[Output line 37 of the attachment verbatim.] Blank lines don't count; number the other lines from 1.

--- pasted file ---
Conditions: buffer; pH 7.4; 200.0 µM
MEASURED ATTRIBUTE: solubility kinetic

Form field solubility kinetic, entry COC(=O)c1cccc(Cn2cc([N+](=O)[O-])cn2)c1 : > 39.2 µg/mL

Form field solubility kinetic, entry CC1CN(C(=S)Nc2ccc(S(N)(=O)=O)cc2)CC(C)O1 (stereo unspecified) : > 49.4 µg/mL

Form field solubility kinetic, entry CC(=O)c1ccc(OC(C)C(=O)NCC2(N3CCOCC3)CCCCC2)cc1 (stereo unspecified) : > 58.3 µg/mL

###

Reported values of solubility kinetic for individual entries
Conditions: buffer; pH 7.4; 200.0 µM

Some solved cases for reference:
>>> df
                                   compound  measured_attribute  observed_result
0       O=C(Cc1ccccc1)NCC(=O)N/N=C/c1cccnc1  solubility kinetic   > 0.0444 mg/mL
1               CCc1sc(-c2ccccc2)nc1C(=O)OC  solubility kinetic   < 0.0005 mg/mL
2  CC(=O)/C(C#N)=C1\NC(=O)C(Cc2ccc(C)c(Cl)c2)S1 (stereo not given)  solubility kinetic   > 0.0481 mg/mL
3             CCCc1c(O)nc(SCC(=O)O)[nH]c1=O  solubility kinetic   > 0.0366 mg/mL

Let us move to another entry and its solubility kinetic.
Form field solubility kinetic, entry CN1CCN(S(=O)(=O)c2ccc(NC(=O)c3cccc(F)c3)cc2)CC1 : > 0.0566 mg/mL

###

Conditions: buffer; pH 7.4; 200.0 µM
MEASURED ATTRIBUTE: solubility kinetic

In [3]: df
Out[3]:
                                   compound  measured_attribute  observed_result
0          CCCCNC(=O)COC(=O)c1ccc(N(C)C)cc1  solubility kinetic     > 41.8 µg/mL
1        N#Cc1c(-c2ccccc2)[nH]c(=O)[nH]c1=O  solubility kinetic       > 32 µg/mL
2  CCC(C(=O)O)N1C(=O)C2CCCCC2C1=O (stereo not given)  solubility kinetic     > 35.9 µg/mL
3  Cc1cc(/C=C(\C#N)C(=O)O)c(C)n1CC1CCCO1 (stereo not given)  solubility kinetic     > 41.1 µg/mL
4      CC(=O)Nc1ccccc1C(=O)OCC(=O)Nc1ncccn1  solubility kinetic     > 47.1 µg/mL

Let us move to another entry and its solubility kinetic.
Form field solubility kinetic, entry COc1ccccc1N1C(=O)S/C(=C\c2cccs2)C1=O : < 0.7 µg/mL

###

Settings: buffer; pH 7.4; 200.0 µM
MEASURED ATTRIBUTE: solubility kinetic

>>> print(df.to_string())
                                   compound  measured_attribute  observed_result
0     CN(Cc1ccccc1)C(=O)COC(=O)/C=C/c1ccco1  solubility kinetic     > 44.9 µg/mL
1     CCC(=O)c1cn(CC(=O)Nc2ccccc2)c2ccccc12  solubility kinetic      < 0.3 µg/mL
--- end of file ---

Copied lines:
1     CCC(=O)c1cn(CC(=O)Nc2ccccc2)c2ccccc12  solubility kinetic      < 0.3 µg/mL